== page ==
A question to ask early on in a project is, “Who has the rights?” Copyright law protects images as property of the photographer, with specific rights as defined by contract. These usually relate to time frame, types of use, and use in photographer’s promotional materials.
“For example, if you’re shooting an ad campaign, you may want to purchase rights for a year. If you extend the campaign, however, you need to renegotiate your purchase agreement with the photographer,” notes Kim Cobb, team leader at The AVS Group. “Any models, professional or not, used in pictures, should also sign releases, and you should be aware of any time or usage restriction that may be included in the release.”
“At AVS, you have rights to use images we shoot for you for as long as you want, in any type of media. There is no additional charge for these rights,” says Cobb. On the other hand, rights for stock images vary depending on the purchase agreement. Usually stock image firms allow the user free use of an image to present a concept or rough. If the user wants to use the image in a project, though, the image
Even for a computer novice, online photo development is simple. First, find a website that does online printing and access their uploading page. First-time users of a website will probably have to download some software, which is a fairly quick process. After downloading the software, the uploading of the pictures can begin. Simply navigate the desired digital pictures into the upload box and send them. When the upload is complete, proceed to the ordering page, which allows a user to select options like the size and amount of pictures that will be ordered. Enter billing and shipping information and you’re ready to receive some pictures! While some websites differ slightly in their approach to online photo printing, this is the basic process.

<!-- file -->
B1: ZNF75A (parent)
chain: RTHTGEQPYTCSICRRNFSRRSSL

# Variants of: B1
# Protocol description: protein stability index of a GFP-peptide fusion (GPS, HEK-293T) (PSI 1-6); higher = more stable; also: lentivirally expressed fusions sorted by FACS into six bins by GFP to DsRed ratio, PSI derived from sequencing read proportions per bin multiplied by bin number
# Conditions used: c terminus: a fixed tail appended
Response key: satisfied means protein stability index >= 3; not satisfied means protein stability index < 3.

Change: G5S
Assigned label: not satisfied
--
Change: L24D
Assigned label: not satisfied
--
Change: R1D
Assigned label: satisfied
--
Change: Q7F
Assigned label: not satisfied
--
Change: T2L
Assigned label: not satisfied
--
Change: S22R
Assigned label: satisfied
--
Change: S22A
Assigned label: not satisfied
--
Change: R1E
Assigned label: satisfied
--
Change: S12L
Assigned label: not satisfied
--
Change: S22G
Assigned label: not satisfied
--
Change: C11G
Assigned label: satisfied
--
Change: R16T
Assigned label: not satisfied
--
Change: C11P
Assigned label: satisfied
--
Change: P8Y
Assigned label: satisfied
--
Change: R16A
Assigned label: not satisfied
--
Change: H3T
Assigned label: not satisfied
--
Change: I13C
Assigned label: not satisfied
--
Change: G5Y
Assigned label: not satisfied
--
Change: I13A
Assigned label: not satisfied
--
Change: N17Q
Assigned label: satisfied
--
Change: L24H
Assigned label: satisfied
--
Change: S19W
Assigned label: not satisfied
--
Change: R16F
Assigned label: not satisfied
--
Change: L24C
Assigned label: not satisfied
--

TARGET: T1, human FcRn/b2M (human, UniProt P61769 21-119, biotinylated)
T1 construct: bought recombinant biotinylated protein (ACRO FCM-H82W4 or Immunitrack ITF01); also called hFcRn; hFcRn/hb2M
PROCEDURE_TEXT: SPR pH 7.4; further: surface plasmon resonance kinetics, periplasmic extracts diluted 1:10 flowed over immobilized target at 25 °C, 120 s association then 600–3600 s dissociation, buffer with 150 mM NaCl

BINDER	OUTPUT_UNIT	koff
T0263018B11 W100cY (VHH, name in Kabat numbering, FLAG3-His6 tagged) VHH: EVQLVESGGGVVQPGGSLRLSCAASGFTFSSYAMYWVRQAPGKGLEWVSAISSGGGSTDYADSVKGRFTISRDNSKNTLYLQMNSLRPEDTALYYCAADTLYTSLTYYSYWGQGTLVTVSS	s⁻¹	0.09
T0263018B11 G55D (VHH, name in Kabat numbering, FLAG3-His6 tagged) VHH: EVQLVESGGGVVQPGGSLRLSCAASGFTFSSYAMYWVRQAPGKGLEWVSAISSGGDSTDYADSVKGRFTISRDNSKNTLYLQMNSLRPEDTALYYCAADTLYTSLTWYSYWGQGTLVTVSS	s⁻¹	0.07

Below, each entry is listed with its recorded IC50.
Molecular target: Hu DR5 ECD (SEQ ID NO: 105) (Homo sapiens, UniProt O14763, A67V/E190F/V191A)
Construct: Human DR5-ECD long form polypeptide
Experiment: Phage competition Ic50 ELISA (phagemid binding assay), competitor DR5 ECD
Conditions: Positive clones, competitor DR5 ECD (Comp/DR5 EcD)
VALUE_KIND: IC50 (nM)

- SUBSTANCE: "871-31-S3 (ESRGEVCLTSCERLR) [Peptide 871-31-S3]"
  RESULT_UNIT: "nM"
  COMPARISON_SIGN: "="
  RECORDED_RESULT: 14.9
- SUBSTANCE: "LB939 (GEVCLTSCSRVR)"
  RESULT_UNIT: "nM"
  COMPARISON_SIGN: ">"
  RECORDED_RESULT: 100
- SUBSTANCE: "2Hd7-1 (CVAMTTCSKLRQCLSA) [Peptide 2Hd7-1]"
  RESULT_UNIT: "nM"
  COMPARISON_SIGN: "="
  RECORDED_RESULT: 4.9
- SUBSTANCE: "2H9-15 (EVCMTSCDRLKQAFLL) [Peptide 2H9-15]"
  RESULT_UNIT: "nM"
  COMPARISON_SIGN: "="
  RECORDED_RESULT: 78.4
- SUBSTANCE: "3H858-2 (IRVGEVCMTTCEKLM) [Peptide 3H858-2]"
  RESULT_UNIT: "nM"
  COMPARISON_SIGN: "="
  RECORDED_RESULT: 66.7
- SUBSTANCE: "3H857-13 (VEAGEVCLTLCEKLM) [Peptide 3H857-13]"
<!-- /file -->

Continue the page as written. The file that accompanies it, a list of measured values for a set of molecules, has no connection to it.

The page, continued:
The process for online photo printing isn’t the only thing that companies differ in as shipping rates and photo development prices often vary. One online photo printing company may charge 12¢ per print while another may charge 29¢. Some places might bill a customer 99¢ to ship 10 photos and another will bill them a flat rate of $2.99 no matter how many pictures are shipped. There are many factors that may play into these
On the other side of the coin, my father has a lens for his film SLR that he bought over 30 years ago. It is ragged, chipped and squeaks a bit. But he won’t part with it. It was cheap(ish) but it lacks some of the functionality of my friend’s DSLR lens.
My friend’s lens is huge. I can see him coming in the distance simply because he had a large photo-rucksack on his back to hold all his equipment. It is a splendid piece of glass but requires a tripod or monopod for all but the brightest of conditions.
The lens is also white. It stands out and says to everyone “I am a lens to look at”. My friend loves it and gives him added impetus to get out there and take pictures.
My father, however, gets the same results – and has been doing for 30 years – with his rag-bag of assorted accessories, some of which are nearing the end of their useful life. His lens, although tatty, produces excellent results and gets HIM out in the field taking shots, just like my friend’s does for him.
My father’s lens
Nature photography is the photography of these things. There is a wide spectrum that is included in nature photography. Pictures of sunsets, sunrises and ocean waves lapping at the shore are all nature photography. So are the trees in the forest and beautiful flowers growing in an open field.